Boost to Bangladesh’s small business sector
An innovative new programme aimed at promoting financial inclusion and supporting Bangladesh’s burgeoning small business sector, launched in Dhaka at the beginning of the month.
The Business Finance for the Poor in Bangladesh (BFP-B) Programme is a 22.5 million Euro, five-year DFID-funded project designed to improve access to financial services for some of the most under-served enterprises and individuals in the country. Despite Bangladesh’s global influence on microfinance, there is still a way to go in ensuring widespread financial inclusion: according to World Bank data, only 17% those over 15 years saved at a financial institution during 2011 and only 23% took out loans during the same year.
The programme, currently being rolled-out by the Bangladesh Bank, aims to create over 30,000 additional jobs and provide more than 95 million euros in loan funding for small businesses. Incorporating innovative supply- and demand-side initiatives including a challenge fund, a credit guarantee fund and supporting regulatory frameworks, BFP-B represents a holistic approach to financial inclusion at a national level.
OPM led the design of the BFB-P, working alongside partners, Nathan Associates and MicroSave to identify existing constraints to financial inclusion and develop initiatives to address these. Speaking at the launch event last week, the Governor of Bangladesh Bank, Dr. Atiur Rahman, highlighted how the programme’s focus on previously under-served sectors could support internal demand through improved incomes and livelihoods, helping to cushion the economy against the effects of external shocks and stresses.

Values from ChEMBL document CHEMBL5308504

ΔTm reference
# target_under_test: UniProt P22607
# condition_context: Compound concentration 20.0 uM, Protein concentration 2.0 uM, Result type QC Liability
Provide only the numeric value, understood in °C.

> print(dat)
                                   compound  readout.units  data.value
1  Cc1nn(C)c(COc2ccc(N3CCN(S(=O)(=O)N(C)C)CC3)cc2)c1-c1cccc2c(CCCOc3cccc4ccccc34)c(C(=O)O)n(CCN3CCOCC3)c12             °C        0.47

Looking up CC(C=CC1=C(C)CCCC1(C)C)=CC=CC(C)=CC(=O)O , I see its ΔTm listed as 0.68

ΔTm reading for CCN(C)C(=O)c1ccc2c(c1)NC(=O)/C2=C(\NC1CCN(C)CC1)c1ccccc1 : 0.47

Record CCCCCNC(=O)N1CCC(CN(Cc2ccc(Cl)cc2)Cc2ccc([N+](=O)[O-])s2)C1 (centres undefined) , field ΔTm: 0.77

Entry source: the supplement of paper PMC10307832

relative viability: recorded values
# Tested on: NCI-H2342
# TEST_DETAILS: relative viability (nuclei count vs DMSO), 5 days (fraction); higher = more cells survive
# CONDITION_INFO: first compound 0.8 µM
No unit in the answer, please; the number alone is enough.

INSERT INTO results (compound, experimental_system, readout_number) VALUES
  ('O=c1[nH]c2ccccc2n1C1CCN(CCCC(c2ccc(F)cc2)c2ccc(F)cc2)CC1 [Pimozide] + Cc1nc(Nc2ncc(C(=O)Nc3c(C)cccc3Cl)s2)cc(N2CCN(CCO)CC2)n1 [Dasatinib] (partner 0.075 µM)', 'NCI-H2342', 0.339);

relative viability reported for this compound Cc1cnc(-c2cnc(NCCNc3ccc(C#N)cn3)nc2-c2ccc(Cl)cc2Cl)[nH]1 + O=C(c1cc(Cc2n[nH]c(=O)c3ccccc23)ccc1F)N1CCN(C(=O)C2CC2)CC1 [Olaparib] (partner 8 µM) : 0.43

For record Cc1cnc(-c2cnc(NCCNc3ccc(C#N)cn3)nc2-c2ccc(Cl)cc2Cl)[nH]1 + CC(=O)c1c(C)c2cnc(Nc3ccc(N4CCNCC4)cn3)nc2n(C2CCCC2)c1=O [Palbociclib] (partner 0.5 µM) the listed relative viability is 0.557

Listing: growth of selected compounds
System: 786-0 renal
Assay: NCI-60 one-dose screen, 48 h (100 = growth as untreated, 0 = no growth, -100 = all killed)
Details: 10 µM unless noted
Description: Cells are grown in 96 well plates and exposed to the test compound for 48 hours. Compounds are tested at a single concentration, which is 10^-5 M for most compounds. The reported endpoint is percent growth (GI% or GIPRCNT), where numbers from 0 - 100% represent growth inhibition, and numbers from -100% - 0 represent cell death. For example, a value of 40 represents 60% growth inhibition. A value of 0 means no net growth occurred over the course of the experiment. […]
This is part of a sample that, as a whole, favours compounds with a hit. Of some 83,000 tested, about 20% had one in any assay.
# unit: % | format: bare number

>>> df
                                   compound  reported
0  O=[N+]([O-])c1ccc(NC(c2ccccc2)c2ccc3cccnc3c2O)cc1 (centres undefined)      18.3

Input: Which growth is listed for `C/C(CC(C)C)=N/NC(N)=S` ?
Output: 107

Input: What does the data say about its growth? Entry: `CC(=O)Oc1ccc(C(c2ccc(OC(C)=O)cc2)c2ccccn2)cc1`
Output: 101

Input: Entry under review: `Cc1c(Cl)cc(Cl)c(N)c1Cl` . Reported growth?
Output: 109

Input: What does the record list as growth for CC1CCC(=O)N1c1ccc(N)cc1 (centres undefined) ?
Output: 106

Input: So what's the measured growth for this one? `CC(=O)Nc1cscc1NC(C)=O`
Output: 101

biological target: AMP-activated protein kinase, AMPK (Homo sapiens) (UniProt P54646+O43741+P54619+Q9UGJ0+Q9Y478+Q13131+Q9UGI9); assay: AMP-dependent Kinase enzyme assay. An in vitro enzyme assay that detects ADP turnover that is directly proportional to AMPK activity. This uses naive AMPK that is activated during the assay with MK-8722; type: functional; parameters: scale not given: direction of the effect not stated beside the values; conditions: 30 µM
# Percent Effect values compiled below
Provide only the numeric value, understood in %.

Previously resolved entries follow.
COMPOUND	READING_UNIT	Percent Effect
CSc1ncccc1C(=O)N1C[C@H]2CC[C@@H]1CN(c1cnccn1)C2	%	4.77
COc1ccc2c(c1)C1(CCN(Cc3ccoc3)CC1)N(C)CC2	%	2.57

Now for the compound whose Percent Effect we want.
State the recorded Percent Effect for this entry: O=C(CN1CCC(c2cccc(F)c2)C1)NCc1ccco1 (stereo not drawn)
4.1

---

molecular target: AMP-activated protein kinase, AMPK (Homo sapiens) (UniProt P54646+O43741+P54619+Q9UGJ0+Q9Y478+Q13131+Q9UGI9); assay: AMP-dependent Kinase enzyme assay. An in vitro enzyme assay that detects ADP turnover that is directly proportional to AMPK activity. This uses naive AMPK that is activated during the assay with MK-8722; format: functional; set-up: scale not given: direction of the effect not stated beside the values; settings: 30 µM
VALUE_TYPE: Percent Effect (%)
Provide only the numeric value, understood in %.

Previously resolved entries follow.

Sukhwinder Arora, senior consultant at OPM who led the project design team said: ‘This is a really exciting initiative. The small business sector has the potential to act as an engine for growth, spearheading inclusive economic development across the country. However, realising the potential of the sector depends on entrepreneurs being able to get working capital and investment capital – as well as other financial services – based on their business performance and potential rather than simply based on what they can offer as collateral or whom they know. This programme seeks to help businesses to plan and invest to fully realise their potential and deepen economic linkages to some of the most neglected sectors of the market.’
The OPM team is working with partners, Nathan Associates, to provide strategic guidance and support as the programme is rolled-out over the next five years. The Dhaka-based programme team is working closely with key stakeholders including small businesses, business associations, commercial banks, microfinance institutions and regulatory bodies and DFID to implement the programme.